15/06/2015 - 11:26

Business collapse reveals untidy history

15/06/2015 - 11:26

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The liquidation of mining services outfit C&G Group Industries has revealed links between the Western Australian operation’s director, Christopher Skelly, and a messy business collapse in Christchurch New Zealand.

Business collapse reveals untidy history

The liquidation of mining services outfit C&G Group Industries has revealed links between the Western Australian operation’s director, Christopher Skelly, and a messy business collapse in Christchurch New Zealand.

Heavy equipment hire group and C&G Group creditor, Queensland-based Orionstone, was behind the appointment of administrators Hall Chadwick and the business was subsequently put into liquidation in late May.

Hall Chadwick would not reveal what Orionstone was owed but it is understood C&G Group collapsed owing money to a number of other WA businesses.

The insolvency accountants would not comment on C&G Group except to say Hall Chadwick was undertaking an investigation and, once this was concluded, it would report to the Australian Securities and Investments Commission.

C&G Group, or CGGroup Mining and Civil as it is called on its website, is headquartered in serviced offices at 221 St Georges Terrace, Perth.

However, it’s understood the operation was active in regional WA, including in the mining hub of Kalgoorlie

It’s believed C&G Group leased heavy machinery from Orionstone, mainly to undertake earthworks, and its collapse has sparked discussion about its aggressive pricing strategy.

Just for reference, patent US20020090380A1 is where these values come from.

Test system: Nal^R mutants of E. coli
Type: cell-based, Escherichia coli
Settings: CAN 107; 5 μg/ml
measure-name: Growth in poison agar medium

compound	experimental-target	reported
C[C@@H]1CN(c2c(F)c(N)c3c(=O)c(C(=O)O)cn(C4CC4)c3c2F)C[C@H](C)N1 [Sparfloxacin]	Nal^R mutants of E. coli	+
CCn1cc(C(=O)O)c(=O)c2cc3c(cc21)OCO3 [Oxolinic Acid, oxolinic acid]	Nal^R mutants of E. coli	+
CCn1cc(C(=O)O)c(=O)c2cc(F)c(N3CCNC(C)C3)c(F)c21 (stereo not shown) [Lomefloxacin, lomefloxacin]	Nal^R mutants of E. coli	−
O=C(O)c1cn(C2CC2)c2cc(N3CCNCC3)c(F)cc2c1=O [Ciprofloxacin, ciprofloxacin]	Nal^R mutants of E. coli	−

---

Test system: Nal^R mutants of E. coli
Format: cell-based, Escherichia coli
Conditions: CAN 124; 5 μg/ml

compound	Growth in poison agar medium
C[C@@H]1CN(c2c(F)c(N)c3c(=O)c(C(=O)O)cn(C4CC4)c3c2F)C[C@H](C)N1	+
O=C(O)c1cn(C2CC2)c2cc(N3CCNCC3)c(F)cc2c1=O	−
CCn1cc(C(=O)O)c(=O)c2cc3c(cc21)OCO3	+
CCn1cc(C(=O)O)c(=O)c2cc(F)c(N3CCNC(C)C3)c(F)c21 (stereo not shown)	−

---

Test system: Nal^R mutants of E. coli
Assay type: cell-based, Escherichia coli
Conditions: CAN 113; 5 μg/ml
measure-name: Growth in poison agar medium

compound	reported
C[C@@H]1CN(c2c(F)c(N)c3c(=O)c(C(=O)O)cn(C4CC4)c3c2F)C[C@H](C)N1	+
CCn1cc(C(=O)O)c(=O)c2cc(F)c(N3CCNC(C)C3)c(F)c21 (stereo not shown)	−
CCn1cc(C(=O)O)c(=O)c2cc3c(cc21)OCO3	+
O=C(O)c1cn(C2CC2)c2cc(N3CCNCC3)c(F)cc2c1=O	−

The C&G Group website lists a range of services, including mining earth works, civil and construction, and site rehabilitation.

The backstory to C&G Group’s demise is unclear but one Kalgoorlie local, who did not wish to be identified, said there were “ a lot of people hurting” over the collapse of the business.

“In an environment where people are desperate to increase sales and revenue, you take people on face value,” he said.

“A lot of people are really hurting over what has happened, it’s really disappointing but it’s life.”

The UK-born Mr Skelly did not return phone calls from Business News and the contact number on the C&G Group website was not answered, however, according to the serviced office operator Regus, Mr Skelly is still working out of his Perth office.

It appears this is not the first time Mr Skelly has been linked with a failed business.

Christchurch-based Skelly Holdings was put into liquidation in 2012.

It’s understood the business, the Canterbury Resource Recovery Centre, ran two dumps and charged contractors a landfill fee to dispose of waste following the Christchurch earthquakes.

However, press reports suggest Mr Skelly quit New Zealand over visa difficulties, leaving behind mountains of waste at these two city sites.

According to media reports from the time, the cost to remove this waste then fell to the property owners of the city dumps; but a number of businesses were also owed money, including the Christchurch City Council.

Mr Skelly’s history has raised questions among his Australian creditors and concerns that he was able to set up a new business despite his business experience in New Zealand.

In addition to C&G Group, Mr Skelly is listed as director of a number of other companies, including C&G Environmental Industries, C&G Group Holdings, C&G Group Mining and Civil and Red Rock Personnel.

The end of the mining construction boom has hit the mining services sector hard, and sharp falls in the iron ore price and oil price have only increased pressure on this once thriving industry.

Cost cutting has dominated the state’s once-unassailable resources sector for the past few years and fuelled speculation of likely corporate activity among the mining services operators.

Orionstone unveiled a proposal to merge or combine its business with Emeco in April, a move that would diversify its operation in terms of industry, commodity and client, according to Orionstone managing director Ashley Fraser.

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